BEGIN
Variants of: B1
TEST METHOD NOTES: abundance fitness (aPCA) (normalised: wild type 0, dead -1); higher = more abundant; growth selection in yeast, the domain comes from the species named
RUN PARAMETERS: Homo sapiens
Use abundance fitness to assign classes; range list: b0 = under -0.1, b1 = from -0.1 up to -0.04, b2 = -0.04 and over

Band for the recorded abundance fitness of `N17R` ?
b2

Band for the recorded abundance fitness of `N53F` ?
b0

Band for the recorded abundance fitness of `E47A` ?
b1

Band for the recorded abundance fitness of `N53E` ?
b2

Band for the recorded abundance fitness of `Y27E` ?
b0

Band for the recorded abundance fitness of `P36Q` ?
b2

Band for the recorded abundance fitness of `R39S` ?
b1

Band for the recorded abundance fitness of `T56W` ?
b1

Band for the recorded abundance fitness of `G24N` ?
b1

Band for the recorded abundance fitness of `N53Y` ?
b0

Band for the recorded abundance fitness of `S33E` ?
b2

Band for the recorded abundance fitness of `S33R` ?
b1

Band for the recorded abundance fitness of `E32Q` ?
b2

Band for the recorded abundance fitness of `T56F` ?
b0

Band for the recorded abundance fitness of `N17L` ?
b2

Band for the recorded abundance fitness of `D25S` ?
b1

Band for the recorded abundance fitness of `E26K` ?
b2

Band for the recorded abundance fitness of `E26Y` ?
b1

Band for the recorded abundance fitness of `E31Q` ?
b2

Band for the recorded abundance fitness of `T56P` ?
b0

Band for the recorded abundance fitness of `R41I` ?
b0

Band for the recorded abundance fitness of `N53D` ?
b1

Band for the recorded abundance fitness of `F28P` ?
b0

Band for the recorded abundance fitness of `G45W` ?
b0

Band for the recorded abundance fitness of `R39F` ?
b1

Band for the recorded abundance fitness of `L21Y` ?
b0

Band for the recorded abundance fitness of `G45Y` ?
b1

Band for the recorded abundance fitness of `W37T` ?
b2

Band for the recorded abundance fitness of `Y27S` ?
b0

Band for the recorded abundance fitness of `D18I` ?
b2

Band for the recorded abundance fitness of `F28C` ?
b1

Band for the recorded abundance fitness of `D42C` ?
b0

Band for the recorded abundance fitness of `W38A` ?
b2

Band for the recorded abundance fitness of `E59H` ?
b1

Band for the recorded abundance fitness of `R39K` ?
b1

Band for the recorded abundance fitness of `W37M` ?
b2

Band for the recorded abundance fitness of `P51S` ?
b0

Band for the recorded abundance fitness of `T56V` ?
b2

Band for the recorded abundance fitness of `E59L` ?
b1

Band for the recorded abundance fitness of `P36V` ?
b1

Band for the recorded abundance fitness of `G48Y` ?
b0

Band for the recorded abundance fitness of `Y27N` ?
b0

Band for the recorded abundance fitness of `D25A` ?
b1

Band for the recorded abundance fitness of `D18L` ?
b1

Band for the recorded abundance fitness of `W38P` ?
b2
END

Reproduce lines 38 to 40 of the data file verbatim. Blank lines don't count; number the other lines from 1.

b2

Band for the recorded abundance fitness of `E26Y` ?
b1